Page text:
Although Tamblyn started writing Any Man in 2015, its subject matter resonates heavily with the political movements that took off in late 2017 and that she participates in now. Any Man is told in the first person, narrated by male survivors attacked by a female serial rapist. It’s a story that, for Tamblyn, has evolved with the current public discourse as themes of gender equality, rape and sexual harassment, and feminism come ever more to the forefront.
“It grew differently and beautifully [over time] and sort of became this conversation about the culture that we live in, how we demonize survivors, how we manipulate them, how we monetize them, male or female,” Tamblyn says, adding that writing has been a validation of identity for her since she started acting. When she was a kid, she and her mom would head to Kinko’s to make chapbooks of her poetry and she’d sell them for a few dollars. “That early feeling of having something that belongs entirely to you, that you created, that you made, was such a unique feeling for someone who was literally pretending to be other people for a living,” she explains.
Though she writes across all genres, Tamblyn sees poetry as specifically effective in taking something ordinary and—if you’re a good poet—transforming it into the extraordinary. “What makes [poetry] more potent and unique is the fact that you can express something that is universally understood in a wholly unique way, and there’s no other form of writing that can do that,” she says.
Take her C-section poem, for example. For Tamblyn, it was a way to educate young girls about how giving birth expanded her perspective, how it focused love in a secondary location, how it changed how she lived and viewed the world around her. “No matter how hard [being a parent] can get, how exhausted you can get, how emotional you can get, it’s never not worth it,” Tamblyn says.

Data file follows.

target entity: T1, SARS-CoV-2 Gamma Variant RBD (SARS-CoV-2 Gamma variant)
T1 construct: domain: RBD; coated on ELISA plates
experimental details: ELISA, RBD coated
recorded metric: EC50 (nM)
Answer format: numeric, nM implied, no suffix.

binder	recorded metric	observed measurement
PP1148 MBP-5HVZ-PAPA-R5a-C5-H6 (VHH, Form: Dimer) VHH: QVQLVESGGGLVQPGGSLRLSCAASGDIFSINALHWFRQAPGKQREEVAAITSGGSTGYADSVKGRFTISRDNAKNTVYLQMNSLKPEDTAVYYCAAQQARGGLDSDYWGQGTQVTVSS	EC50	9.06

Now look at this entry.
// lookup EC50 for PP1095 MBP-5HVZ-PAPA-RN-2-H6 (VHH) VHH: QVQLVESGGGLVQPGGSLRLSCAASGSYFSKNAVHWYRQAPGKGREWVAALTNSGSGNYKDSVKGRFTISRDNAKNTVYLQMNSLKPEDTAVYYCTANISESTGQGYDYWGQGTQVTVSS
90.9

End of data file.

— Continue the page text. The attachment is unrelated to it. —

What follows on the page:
She’s excited to educate friend and former “Sisterhood of the Traveling Pants” co-star America Ferrera about motherhood (Ferrera was pregnant with her first child when Tamblyn and I spoke). “My great joy is to share everything that I’ve learned,” she says. “Everything that I’ve learned I learned from Blake [Lively, a fellow “Sisterhood” co-star]…it’s like passing down the torch.”
And, as many fans will agree, it’s great to see how the “Sisterhood” films spurred an actual, well, sisterhood. Tamblyn has held many fantastic roles in the course of her career—Emily Quartermaine in “General Hospital” and Joan Giradi in “Joan of Arcadia,” which made her a household name and garnered nominations for a primetime Emmy and Golden Globe in the early aughts—but the “Sisterhood” storyline singularly stuck with many Millennial Moms. And its stars are still as tightly knit as the characters, now well into adulthood and motherhood. Not long after she announced her pregnancy on Instagram, newest mom Ferrera posted a photo with her three co-stars touching her belly: “Starting the New Year off with blessings from my Sisterhood,” she wrote. “We’ve got work to do for the next generation. Let’s get to it. #TIMESUP.”
With voices like Ferrera’s and Tamblyn’s—friends, mother/a mother-to-be, and sisters in creativity—at the helm of this movement, equally aware of privilege and systemic inequity as they bring children into the world, it’s unlikely the current cultural shifts will go quiet.
“Now there’s a reason, it feels like there’s a reason to speak up, because it’s not just about our lives, it’s about other people’s lives,” Tamblyn says. “It’s about our children’s lives and our children’s future.”
To learn more about Amber Tamblyn and where to find Any Man, visit amtam.com!